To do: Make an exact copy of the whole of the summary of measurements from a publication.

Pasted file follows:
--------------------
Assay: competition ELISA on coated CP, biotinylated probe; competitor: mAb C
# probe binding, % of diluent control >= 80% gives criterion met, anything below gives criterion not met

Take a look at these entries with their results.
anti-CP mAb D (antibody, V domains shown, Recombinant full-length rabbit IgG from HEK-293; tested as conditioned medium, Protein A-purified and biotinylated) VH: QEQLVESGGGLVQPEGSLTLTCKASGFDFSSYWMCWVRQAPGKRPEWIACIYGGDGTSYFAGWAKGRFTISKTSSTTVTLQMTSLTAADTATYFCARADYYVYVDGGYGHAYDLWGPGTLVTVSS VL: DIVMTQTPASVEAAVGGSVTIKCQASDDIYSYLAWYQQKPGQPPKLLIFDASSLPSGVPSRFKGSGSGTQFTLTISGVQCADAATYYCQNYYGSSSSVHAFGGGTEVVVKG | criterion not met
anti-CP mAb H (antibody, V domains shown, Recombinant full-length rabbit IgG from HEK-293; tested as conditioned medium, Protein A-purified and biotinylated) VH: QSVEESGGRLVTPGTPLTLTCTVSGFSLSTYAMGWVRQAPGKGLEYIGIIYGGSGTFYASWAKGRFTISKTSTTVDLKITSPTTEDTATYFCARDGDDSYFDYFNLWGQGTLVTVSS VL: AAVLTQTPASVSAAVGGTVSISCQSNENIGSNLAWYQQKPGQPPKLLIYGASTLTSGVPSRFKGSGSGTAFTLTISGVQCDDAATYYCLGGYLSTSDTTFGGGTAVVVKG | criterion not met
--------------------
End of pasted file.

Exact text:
Assay: competition ELISA on coated CP, biotinylated probe; competitor: mAb C
# probe binding, % of diluent control >= 80% gives criterion met, anything below gives criterion not met

Take a look at these entries with their results.
anti-CP mAb D (antibody, V domains shown, Recombinant full-length rabbit IgG from HEK-293; tested as conditioned medium, Protein A-purified and biotinylated) VH: QEQLVESGGGLVQPEGSLTLTCKASGFDFSSYWMCWVRQAPGKRPEWIACIYGGDGTSYFAGWAKGRFTISKTSSTTVTLQMTSLTAADTATYFCARADYYVYVDGGYGHAYDLWGPGTLVTVSS VL: DIVMTQTPASVEAAVGGSVTIKCQASDDIYSYLAWYQQKPGQPPKLLIFDASSLPSGVPSRFKGSGSGTQFTLTISGVQCADAATYYCQNYYGSSSSVHAFGGGTEVVVKG | criterion not met
anti-CP mAb H (antibody, V domains shown, Recombinant full-length rabbit IgG from HEK-293; tested as conditioned medium, Protein A-purified and biotinylated) VH: QSVEESGGRLVTPGTPLTLTCTVSGFSLSTYAMGWVRQAPGKGLEYIGIIYGGSGTFYASWAKGRFTISKTSTTVDLKITSPTTEDTATYFCARDGDDSYFDYFNLWGQGTLVTVSS VL: AAVLTQTPASVSAAVGGTVSISCQSNENIGSNLAWYQQKPGQPPKLLIYGASTLTSGVPSRFKGSGSGTAFTLTISGVQCDDAATYYCLGGYLSTSDTTFGGGTAVVVKG | criterion not met